We’ve all been let down. People close to us have hurt us. We’ve been disappointed by those we thought we could depend upon.
Have you ever come to a moment of great need and found yourself alone? Have you had to face trials on your own while those who have previously pledged their friendship and loyalty have scattered?
That’s the kind of thing we remember on Good Friday. Imagine facing the following scenario on your own.
So Pilate, wishing to satisfy the crowd, released for them Barabbas, and having scourged Jesus, he delivered him to be crucified.
And the soldiers led him away inside the palace (that is, the governor’s headquarters), and they called together the whole battalion. And they clothed him in a purple cloak, and twisting together a crown of thorns, they put it on him. And they began to salute him, “Hail, King of the Jews!” And they were striking his head with a reed and spitting on him and kneeling down in homage to him. And when they had mocked him, they stripped him of the purple cloak and put his own clothes on him. And they led him out to crucify him. – Mark 15:15-20
The most amazing thing in all of this is that amidst the torture, the pain, the horror of a barbaric death, Jesus was thinking of others. He even prayed for forgiveness for those who had caused his pain. I don’t know about you but I tend to get angry when someone causes me pain or discomfort. I can forgive them later, but at the time I can get pretty annoyed. Jesus was still in the middle of being tortured to death while he was offering forgiveness. Makes the ‘injustices’ I suffer seem fairly inconsequential.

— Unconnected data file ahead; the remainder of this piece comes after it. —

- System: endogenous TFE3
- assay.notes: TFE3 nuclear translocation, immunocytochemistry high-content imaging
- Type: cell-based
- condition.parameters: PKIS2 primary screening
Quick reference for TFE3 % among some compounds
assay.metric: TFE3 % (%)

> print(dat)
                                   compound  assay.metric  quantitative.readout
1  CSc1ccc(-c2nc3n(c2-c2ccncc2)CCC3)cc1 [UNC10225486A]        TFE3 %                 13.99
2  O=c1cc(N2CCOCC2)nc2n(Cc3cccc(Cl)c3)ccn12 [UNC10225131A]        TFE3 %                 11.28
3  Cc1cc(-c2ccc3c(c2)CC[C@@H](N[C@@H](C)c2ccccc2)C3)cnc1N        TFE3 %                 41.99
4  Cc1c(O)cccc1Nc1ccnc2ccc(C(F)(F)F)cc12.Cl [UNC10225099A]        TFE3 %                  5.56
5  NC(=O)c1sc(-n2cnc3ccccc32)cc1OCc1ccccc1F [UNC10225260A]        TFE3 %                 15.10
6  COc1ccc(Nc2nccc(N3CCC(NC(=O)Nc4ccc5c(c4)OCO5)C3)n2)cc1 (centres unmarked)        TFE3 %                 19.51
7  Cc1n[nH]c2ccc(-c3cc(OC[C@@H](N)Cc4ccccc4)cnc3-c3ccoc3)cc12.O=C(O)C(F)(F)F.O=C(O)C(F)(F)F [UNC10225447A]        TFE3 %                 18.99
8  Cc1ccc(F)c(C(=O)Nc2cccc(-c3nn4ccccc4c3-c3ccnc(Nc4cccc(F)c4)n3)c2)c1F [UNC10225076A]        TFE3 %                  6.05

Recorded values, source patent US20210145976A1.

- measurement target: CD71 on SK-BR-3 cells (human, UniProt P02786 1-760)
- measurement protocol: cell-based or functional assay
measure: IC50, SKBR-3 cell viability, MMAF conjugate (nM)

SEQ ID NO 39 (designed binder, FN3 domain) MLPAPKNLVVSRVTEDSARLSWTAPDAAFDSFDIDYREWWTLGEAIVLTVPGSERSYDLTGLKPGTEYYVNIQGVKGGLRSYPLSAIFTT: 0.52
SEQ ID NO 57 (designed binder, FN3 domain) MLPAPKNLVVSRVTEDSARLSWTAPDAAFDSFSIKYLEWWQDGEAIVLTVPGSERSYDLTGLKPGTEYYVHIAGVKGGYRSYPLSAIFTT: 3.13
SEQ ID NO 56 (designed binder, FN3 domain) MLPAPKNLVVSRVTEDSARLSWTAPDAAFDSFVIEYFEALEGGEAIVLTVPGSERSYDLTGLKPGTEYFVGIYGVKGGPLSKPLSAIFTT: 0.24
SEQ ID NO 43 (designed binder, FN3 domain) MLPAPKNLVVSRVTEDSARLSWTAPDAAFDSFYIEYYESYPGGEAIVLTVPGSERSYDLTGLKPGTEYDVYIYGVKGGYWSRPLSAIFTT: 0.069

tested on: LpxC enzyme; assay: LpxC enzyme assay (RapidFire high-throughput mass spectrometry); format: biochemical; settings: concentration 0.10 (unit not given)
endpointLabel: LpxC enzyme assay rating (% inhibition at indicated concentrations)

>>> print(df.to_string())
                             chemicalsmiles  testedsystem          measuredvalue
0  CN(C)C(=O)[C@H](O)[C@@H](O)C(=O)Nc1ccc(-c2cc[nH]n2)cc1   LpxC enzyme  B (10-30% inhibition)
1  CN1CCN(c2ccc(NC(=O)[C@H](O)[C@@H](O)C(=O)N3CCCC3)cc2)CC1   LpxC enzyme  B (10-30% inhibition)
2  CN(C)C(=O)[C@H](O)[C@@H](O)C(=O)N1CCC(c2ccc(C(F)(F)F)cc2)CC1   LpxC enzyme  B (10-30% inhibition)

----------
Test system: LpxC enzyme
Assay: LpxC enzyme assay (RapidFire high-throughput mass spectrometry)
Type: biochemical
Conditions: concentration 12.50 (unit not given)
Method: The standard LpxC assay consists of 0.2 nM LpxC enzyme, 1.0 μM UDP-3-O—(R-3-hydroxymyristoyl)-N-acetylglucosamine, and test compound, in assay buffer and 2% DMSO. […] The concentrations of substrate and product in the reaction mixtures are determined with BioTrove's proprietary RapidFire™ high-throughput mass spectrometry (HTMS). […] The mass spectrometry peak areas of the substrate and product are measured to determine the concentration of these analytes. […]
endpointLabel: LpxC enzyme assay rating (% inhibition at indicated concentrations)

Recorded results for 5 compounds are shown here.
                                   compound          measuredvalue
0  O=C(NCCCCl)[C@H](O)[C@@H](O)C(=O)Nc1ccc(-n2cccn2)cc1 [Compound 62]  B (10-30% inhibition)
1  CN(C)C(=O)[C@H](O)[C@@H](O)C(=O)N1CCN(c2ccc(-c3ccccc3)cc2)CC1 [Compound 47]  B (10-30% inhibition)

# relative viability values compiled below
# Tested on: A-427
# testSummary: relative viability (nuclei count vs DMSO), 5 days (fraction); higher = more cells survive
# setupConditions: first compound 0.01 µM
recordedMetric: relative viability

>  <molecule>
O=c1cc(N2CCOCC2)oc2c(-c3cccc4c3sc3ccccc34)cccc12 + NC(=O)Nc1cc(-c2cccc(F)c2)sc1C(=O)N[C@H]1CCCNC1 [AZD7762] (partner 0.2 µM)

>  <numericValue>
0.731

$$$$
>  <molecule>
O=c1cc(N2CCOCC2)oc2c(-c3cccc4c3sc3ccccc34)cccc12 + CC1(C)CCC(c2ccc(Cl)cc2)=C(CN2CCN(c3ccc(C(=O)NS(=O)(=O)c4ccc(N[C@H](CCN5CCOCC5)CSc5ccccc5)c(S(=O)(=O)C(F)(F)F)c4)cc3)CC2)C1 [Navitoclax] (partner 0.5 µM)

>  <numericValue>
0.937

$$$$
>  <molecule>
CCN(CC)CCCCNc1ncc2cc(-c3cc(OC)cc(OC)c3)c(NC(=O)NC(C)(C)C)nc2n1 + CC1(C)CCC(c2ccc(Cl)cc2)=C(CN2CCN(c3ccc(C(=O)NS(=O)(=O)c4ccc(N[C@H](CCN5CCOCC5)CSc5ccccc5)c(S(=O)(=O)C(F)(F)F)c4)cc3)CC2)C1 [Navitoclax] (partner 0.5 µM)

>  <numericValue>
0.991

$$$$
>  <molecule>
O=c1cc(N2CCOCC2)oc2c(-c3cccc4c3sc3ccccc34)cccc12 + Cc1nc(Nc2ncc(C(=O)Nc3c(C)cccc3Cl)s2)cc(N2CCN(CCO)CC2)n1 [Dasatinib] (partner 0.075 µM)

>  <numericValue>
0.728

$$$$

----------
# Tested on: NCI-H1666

Incredibly, he even promised forgiveness to a common criminal who was suffering the same fate that he was. There were two criminals being slaughtered alongside Jesus. One hurled insults. One asked to be remembered by Jesus. The one who asked to be remembered could see beyond the grave. He could see that death was not the end. He talked about Christ entering his kingdom. Jesus promised him a direct trip to paradise.
A lot of pictures that depict the life of Jesus show him as an otherworldly kind of figure, detached from the worries of our day-to-day lives. It’s good to remind ourselves that he knew what it was like to suffer pain and betrayal of the worst possible kind.
Even if you’re the kind of person who really can’t identify with Jesus, it may help you to remember that he can certainly identify with us and everything we’re facing.
The greatest news is that the betrayal and suffering of Good Friday was not the end. Sunday was coming; a day that would change our world forever.
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